The Ministry of Information and Broadcasting has drafted a policy making registration mandatory for domestic and foreign online streaming platforms to continue their operations in Bangladesh.
The ministry drafted the policy and submitted it to the Supreme Court on Monday to comply with its policy issued in January 2020, after hearing a public interest litigation motion filed by Supreme Court Counsel Md Tanvir Ahmed.
A jury of Justices JBM Hassan and Justices Razik-Al-Jalil asked the government to update the court on October 19 on the next development of the draft directive.
The court, examining the draft directive, found that any citizen who feels offended by a provision of the directive can go to court and challenge the legality of the provision.
The policy prohibits the streaming of talk shows or news other than live or recorded broadcasts from authorized television stations.
In the guideline, the Ministry has defined the content for streaming offers, which are popularly referred to as OTT (over-the-top) platforms.
Various entertainment programming, drama, cinema, documentaries, fiction, non-fiction, sporting events, docu-fiction, infotainment – also known as soft news – advertising, video on demand, live or pre-recorded content from authorized television channels other than news or talk shows have been defined as OTT -Content as per policy.
It prohibits the streaming of such content as contrary to the liberation ideology, disturbing communal harmony, threatening the order and integrity of the state, defying the country’s existing laws, negating national culture and damaging social value.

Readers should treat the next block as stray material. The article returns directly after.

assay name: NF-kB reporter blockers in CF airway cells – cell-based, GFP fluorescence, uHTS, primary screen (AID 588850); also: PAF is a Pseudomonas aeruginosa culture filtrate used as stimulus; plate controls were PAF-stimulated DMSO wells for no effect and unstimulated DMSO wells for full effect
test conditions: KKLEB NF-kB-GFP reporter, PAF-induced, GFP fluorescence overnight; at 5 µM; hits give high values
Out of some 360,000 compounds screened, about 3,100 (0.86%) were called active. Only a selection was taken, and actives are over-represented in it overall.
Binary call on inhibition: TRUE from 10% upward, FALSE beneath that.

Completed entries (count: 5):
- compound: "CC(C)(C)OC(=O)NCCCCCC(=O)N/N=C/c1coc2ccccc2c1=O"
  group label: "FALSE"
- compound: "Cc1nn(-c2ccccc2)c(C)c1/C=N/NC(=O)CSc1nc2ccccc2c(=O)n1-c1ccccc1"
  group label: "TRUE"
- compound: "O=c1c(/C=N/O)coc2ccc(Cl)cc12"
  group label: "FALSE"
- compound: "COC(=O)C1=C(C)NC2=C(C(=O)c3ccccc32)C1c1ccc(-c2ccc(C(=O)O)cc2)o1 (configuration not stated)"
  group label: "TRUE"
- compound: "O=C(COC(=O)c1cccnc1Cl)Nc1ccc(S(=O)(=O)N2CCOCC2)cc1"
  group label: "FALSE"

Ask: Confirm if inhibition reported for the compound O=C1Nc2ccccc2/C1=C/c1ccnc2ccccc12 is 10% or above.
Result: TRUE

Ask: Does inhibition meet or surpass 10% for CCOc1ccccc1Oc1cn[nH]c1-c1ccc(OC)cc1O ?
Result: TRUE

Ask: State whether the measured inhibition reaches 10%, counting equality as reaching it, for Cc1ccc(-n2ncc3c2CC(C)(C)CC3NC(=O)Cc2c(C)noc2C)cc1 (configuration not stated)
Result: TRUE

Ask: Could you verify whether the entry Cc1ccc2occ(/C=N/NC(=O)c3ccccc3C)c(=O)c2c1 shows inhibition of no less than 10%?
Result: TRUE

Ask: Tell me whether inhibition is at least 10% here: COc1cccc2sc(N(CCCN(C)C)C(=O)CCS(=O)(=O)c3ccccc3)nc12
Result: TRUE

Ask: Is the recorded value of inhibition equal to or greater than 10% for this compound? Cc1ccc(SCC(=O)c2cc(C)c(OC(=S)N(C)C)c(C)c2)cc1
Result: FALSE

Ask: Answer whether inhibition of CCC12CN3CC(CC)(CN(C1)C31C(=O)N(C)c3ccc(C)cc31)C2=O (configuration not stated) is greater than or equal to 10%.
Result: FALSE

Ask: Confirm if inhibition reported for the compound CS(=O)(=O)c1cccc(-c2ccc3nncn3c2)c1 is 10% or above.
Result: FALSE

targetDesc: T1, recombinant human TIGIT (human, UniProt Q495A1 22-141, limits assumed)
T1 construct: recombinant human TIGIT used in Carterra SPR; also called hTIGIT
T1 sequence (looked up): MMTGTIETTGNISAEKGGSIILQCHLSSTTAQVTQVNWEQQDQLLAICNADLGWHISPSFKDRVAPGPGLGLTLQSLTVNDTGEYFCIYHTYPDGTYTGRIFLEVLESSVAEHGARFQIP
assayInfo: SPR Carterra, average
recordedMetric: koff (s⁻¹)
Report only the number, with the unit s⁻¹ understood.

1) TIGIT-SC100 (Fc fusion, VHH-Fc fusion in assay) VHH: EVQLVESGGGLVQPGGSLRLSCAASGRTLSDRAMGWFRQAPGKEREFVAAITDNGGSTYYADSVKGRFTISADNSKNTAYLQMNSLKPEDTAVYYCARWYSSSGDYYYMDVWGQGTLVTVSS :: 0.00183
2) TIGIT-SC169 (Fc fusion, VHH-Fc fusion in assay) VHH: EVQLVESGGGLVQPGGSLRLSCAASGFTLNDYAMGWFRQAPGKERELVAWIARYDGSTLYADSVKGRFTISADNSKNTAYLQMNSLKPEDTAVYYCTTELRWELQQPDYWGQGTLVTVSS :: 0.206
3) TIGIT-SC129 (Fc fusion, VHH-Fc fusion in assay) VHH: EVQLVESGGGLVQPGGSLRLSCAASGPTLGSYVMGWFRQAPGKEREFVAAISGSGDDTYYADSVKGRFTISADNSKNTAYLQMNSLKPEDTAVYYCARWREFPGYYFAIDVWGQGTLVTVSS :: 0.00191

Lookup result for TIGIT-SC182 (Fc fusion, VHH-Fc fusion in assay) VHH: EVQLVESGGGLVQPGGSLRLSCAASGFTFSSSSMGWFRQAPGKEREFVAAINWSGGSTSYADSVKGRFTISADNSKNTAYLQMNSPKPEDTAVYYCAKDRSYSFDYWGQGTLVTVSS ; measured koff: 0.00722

It also bans the streaming of content that disregards the national anthem, the national flag, the basic principles of state politics, and the spirit of the liberation war.
The policy prohibits OTT platforms from streaming content that stimulates sexual desire in children, offends religious sensibilities, promotes extremism, communalism, disrupts social and state stability, and content that has been prohibited by court judgments or by state laws .
As required by the Directive, national and foreign streaming platforms will have until the draft Content-based Over-The-Top (OTT) Service Providing and Operation and Display of Advertising Guidelines 2021 comes into force.
The policy prohibits video streaming of programs or advertisements over the Internet or other technology in the country without registration.
An OTT registration seeker must deposit a cashier’s check or money order for Tk5,000 with the Ministry along with the application, while the requirement for a foreign applicant is a cashier’s check or money order for Tk25,000 along with the application.
In particular, applicants must indicate in their applications the purpose for which an OTT is operated and the types of content they intend to stream.
The Ministry of Information, after examining the applications, would send them to the Ministry of the Interior to obtain security clearance certificates, while the applications submitted by foreigners would be sent to the Ministry of Foreign Affairs to obtain security clearance certificates.
Once registered with the Ministry of Information and Broadcasting, applicants would have to update their registration every three years with the payment of Tk 3,000 for a domestic applicant and Tk 10,000 for a foreign applicant.
The draft directive is needed to prevent the posting of immoral video content on streaming platforms and impose VAT on all streaming platforms to operate their businesses, said Tanvir Ahmed, who submitted the written petition to regulate OTT content.
Reza-E-Raquib Khandaker, who performed for the Bangladesh Telecommunication Regulatory Commission, told New Age that the BTRC had previously submitted a draft policy titled “Bangladesh Telecommunication Regulatory Commission Regulation for Digital and Social Media Platforms 2021.”
BTRC’s draft directive, which had required registration for social media platforms, including Facebook and YouTube, to operate within the country, drew criticism from right-wing defenders.
According to the regulations, the Commission had drawn up a strict code of conduct that would be binding on the users of these platforms.
The Commission had also made it compulsory for social media platforms and other public online platforms to take action against users in the event of a breach of the code of conduct.
Actions in this draft policy included blocking content and users for violating the code of conduct.